Product Practice #268: Where to begin when connecting NSMs, Strategy, and OKRs?


Estimated Reading Time:  Minutes

As a Product Manager, you may be experiencing one of these common situations right now when it comes to the relationship between Metrics and Product Strategy:

  • Your Product Strategy feels uninspired or misguided because it lacks a Product Vision.
  • Your Product Strategy is hard to implement because your OKRs represent generic priorities.
  • Your OKRs feel random because they are not connected to clear Product Strategy Choices.

How to address these problems depends on where you stand in your process and what you should revisit: Should you redefine your North Star Metrics (NSMs) or Product Vision? Clarify your Product Strategy? Reconnect your OKRs to your Strategy? It all depends on the relationship between metrics like NSMs, Product Strategy, and OKRs. I like to call these connections the Product Strategy-Metrics Sandwich.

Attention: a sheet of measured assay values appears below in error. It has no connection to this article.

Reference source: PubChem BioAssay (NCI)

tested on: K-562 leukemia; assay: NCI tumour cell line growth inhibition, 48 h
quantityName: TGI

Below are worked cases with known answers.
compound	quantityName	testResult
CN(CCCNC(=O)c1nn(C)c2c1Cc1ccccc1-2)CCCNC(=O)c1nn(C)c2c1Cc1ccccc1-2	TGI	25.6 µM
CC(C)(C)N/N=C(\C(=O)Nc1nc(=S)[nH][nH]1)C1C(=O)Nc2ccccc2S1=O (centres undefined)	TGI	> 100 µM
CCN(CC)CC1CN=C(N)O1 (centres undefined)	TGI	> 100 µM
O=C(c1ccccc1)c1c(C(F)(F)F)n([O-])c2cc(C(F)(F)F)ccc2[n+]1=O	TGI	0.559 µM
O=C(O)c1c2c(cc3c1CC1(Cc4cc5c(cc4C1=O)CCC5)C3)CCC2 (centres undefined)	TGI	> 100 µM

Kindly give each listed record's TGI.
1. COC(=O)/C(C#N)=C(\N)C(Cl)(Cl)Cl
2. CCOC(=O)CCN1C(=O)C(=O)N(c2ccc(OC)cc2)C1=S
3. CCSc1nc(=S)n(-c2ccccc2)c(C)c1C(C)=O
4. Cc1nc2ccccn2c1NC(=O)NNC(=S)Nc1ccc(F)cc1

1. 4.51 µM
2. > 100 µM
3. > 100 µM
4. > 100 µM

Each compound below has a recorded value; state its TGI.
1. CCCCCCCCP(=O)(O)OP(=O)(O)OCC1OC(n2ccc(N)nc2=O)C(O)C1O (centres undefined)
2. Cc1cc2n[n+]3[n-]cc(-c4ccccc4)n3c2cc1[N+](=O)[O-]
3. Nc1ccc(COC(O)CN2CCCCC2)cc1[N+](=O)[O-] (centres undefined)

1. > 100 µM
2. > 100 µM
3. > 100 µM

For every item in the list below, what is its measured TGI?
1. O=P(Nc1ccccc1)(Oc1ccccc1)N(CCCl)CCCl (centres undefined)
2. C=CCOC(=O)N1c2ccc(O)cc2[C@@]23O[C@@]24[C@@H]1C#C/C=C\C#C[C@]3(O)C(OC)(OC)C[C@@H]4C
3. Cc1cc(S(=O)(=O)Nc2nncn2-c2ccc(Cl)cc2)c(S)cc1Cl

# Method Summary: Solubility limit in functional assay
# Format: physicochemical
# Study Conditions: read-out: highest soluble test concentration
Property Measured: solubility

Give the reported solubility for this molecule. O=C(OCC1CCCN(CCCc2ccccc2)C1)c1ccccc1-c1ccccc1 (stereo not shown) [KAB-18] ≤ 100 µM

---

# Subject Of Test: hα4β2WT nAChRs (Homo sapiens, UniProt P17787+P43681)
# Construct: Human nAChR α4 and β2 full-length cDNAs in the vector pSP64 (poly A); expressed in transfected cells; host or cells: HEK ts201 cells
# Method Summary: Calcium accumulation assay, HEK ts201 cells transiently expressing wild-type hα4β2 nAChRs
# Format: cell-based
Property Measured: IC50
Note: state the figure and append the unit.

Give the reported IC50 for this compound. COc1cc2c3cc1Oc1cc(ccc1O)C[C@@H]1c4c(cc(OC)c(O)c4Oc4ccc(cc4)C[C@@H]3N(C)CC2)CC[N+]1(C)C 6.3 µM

The Product Strategy-Metrics Sandwich Concept to link NSMs and OKRs

A Product Strategy-Metrics Sandwich can come in a variety of “flavors”:

Without enough focus on the NSM, you won’t have an inspiring narrative “on top.”

Without enough attention to Product Strategy, you won’t know what you are doing and what you are explicitly not doing. 

Without enough structure from OKRs, you will struggle with implementation when connecting Strategy to tactics.

Next week, I will talk about the different Timelines of NSMs, Strategy, and OKRs, and how they influence each other.

Speak soon,


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North Star Metric vs. North Star Strategy

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𝗧𝗵𝗲 𝗡𝗦𝗠 𝗶𝘀 𝘂𝘀𝗲𝗹𝗲𝘀𝘀 if there’s no definition of the “catchy metric”. When you google for North Star Metric examples, you often find generic metrics like Monthly Active Users, or Number of boards. But there is a definition behind these generic metrics. 𝗠𝗶𝗿𝗼: It’s not “Number of boards”. It’s “Number of collaborative boards within a business” 𝗧𝘄𝗶𝘁𝗰𝗵: It’s not “Minutes played”. It’s “Five-minute plays”. 𝗦𝗽𝗼𝘁𝗶𝗳𝘆’s “Time spent listening to music” and 𝗡𝗲𝘁𝗳𝗹𝗶𝘅’s “Median view hours per month” are more specific than just saying “Daily Active Usage” (not Users).

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